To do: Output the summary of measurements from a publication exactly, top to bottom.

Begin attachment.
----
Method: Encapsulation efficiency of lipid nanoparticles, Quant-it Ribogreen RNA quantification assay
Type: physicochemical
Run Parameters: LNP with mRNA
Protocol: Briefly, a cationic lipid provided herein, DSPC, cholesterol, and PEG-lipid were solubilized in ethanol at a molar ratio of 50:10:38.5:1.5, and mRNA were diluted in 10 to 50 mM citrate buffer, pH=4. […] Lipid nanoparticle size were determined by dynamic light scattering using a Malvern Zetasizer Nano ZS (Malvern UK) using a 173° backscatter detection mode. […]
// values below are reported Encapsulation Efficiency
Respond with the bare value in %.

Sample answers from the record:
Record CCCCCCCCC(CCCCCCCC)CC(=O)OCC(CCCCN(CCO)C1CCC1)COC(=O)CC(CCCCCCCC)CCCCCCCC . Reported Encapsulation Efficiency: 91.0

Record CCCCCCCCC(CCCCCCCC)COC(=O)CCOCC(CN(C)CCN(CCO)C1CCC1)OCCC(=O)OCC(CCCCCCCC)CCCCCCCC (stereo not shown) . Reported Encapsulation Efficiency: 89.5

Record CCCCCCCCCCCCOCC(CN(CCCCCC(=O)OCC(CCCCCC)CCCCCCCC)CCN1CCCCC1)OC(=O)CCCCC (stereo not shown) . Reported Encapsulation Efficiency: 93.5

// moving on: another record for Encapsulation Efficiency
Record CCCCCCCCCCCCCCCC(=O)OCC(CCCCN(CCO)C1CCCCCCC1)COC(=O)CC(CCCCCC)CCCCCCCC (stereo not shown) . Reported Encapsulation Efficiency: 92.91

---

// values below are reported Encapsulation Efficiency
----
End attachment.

Method: Encapsulation efficiency of lipid nanoparticles, Quant-it Ribogreen RNA quantification assay
Type: physicochemical
Run Parameters: LNP with mRNA
Protocol: Briefly, a cationic lipid provided herein, DSPC, cholesterol, and PEG-lipid were solubilized in ethanol at a molar ratio of 50:10:38.5:1.5, and mRNA were diluted in 10 to 50 mM citrate buffer, pH=4. […] Lipid nanoparticle size were determined by dynamic light scattering using a Malvern Zetasizer Nano ZS (Malvern UK) using a 173° backscatter detection mode. […]
// values below are reported Encapsulation Efficiency
Respond with the bare value in %.

Sample answers from the record:
Record CCCCCCCCC(CCCCCCCC)CC(=O)OCC(CCCCN(CCO)C1CCC1)COC(=O)CC(CCCCCCCC)CCCCCCCC . Reported Encapsulation Efficiency: 91.0

Record CCCCCCCCC(CCCCCCCC)COC(=O)CCOCC(CN(C)CCN(CCO)C1CCC1)OCCC(=O)OCC(CCCCCCCC)CCCCCCCC (stereo not shown) . Reported Encapsulation Efficiency: 89.5

Record CCCCCCCCCCCCOCC(CN(CCCCCC(=O)OCC(CCCCCC)CCCCCCCC)CCN1CCCCC1)OC(=O)CCCCC (stereo not shown) . Reported Encapsulation Efficiency: 93.5

// moving on: another record for Encapsulation Efficiency
Record CCCCCCCCCCCCCCCC(=O)OCC(CCCCN(CCO)C1CCCCCCC1)COC(=O)CC(CCCCCC)CCCCCCCC (stereo not shown) . Reported Encapsulation Efficiency: 92.91

---

// values below are reported Encapsulation Efficiency